The unimaginable happened last week: I ran out of chickpeas.
It felt unnatural, traumatic and impossible for me not have any chickpeas in the house, but it’s true.
I imagine most vegans feel the same way. Chickpeas are a delicious staple in vegan diet and are extremely versatile.
In a way, I’m glad I ran out of them because if I didn’t, I wouldn’t have made this wickedly creamy “hummus”.
I started to look for recipes online but most comments on red lentil hummus were “bland” or “I prefer the original” so I decided to make my own recipe. The most popular comments of all were in regard to calling it a hummus.
Traditional hummus is made from chickpeas, ground sesame seeds, lemon and olive oil. The majority of people know this.
Although substituting red lentils for chickpeas doesn’t technically classify it as a hummus, I still refer to this recipe as a “hummus” because it automatically informs people of the basic ingredients used in the dip.
The reaction towards the naming issue amazed me. I understand that people love their hummus; I too think extremely highly of the chickpea but for it to cause an issue other than having none left, took me by surprise.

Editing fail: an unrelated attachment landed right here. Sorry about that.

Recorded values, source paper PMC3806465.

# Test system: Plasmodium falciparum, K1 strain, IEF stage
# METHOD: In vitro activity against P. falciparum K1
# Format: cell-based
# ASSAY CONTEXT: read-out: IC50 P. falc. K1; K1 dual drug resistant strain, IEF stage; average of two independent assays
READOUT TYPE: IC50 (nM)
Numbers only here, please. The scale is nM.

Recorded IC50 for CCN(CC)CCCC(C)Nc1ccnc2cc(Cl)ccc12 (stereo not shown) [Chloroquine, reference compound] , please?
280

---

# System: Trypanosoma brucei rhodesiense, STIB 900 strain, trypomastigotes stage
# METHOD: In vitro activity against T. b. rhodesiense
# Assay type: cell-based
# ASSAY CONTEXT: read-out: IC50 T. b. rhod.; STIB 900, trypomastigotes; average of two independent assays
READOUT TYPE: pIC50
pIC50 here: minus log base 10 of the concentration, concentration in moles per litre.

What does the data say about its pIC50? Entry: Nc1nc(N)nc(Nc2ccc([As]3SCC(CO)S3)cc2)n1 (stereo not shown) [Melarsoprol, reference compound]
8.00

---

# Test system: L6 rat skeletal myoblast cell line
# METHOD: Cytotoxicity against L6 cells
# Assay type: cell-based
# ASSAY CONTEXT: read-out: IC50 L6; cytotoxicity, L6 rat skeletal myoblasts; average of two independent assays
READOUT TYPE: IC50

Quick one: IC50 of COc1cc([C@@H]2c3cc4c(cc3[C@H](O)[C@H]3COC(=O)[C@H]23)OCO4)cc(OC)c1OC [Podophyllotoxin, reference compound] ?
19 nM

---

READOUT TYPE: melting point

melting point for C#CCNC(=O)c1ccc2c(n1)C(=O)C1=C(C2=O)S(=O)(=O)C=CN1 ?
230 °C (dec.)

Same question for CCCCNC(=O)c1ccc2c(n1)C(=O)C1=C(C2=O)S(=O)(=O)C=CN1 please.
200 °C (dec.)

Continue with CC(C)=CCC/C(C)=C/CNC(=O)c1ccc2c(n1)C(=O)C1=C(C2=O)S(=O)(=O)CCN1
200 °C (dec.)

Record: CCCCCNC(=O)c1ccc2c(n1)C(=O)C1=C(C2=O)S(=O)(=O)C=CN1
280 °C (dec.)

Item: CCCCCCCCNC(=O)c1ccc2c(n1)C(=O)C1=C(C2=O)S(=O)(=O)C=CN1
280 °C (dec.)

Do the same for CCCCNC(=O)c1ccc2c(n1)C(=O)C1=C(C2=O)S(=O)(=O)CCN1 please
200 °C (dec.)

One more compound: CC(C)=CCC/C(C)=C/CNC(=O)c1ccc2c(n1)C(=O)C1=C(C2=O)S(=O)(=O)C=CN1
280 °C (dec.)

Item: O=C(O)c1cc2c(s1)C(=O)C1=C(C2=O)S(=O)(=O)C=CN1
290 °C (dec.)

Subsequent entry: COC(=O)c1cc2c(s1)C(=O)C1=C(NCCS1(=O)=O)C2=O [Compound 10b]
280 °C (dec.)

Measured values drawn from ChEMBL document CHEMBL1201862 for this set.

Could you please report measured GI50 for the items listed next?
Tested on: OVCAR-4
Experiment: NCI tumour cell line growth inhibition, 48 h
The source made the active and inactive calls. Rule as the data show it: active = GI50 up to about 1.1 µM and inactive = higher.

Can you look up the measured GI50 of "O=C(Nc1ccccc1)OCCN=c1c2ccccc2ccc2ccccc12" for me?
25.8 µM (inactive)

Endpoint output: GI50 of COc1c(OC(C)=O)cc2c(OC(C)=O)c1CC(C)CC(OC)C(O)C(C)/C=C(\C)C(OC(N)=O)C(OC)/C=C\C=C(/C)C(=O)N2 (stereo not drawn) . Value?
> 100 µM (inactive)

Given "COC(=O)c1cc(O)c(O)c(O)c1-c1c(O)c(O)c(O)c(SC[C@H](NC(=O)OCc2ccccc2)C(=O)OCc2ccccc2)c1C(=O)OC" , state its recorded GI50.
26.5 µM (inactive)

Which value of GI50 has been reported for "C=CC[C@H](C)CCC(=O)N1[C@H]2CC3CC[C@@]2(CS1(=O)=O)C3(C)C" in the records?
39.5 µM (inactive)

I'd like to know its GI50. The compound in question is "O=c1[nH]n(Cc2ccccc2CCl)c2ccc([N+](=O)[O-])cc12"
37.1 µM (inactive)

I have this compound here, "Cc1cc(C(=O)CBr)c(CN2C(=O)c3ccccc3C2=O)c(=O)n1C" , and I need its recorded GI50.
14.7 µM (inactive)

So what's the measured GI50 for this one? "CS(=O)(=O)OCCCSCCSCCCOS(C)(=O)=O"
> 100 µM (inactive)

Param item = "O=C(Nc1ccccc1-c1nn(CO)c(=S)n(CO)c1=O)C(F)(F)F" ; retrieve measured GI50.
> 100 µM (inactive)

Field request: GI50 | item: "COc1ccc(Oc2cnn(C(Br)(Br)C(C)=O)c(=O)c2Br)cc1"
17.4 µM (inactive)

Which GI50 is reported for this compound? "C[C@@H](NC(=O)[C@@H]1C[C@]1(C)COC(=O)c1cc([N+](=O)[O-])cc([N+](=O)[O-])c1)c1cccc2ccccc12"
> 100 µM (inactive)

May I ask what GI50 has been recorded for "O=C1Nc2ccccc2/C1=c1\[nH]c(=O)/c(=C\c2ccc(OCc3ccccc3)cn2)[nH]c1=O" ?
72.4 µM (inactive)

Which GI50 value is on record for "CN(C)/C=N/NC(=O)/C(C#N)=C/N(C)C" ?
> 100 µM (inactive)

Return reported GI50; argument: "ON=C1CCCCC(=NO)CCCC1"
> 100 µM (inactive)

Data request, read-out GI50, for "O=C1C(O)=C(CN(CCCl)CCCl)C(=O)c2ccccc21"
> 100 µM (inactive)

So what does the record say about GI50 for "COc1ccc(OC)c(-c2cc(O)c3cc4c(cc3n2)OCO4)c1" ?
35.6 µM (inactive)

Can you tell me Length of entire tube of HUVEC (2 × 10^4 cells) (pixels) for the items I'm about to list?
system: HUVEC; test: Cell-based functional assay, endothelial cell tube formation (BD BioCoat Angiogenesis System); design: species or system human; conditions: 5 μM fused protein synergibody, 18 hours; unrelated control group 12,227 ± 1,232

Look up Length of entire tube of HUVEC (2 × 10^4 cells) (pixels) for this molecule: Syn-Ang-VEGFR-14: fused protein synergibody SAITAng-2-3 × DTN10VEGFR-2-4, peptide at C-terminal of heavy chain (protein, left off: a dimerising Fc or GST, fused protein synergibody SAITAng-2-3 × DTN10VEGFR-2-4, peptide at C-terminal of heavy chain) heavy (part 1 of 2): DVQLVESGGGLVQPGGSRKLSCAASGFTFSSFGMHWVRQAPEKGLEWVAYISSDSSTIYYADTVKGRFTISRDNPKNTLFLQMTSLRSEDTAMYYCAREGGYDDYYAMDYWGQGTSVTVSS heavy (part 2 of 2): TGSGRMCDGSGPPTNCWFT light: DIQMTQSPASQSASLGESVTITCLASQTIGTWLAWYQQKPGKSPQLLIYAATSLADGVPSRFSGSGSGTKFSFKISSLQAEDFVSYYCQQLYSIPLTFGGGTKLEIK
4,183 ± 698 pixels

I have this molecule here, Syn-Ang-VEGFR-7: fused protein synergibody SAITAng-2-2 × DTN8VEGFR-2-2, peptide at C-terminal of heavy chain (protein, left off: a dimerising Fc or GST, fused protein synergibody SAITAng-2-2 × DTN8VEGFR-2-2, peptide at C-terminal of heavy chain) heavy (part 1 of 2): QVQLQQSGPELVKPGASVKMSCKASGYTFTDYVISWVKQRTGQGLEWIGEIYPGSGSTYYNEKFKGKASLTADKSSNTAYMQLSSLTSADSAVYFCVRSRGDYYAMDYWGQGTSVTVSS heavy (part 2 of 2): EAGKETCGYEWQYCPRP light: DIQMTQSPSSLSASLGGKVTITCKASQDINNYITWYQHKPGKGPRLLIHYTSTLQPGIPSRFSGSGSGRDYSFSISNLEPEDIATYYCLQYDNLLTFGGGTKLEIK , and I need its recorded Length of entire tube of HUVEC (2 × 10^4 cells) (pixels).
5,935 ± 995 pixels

I searched for other similar comments towards food substitutes such as, banana nice-cream and cauliflower “rice” but no one questioned their name. Just the hummus.
I think the lesson here is to never underestimate the passion one has for hummus, and secondly if you substitute chickpeas for another bean or lentil always use inverted comers when calling it a hummus. When saying it out loud perhaps curl to figures in the air (like Doctor Evil in Austin Powers) to save you from this dilemma. Or better still just say this thing is freaking awesome; because it is.
½ cup red lentils (uncooked)
1 small sweet potato (or half a large)
1 garlic clove
¼ cup lemon juice
Pinch of salt (I used Pink Himalayan)
- Soak lentils for 6-8 hours.
- Rinse the split peas and transfer into a saucepan with the chopped sweet potato and boil for 15-20 mins.
- Once cooked, drain and give it a quick rinse with cold water.
- While the split peas and potato are still warm transfer them into the food processor and give it a quick mix. It’s important to do this while they are warm because this how you get a creamy consistency.
- Add the rest of the ingredients and process until it is completely mixed through.
You may need to add some water or olive oil if you want a thinner consistency.
- Store in an air tight container for 4-5 days.
This “hummus” (please note the inverted comers used) is anything but bland. I also found that using red split peas made it creamier and smoother.
I’m positive you all will love it!
Be kind to yourself,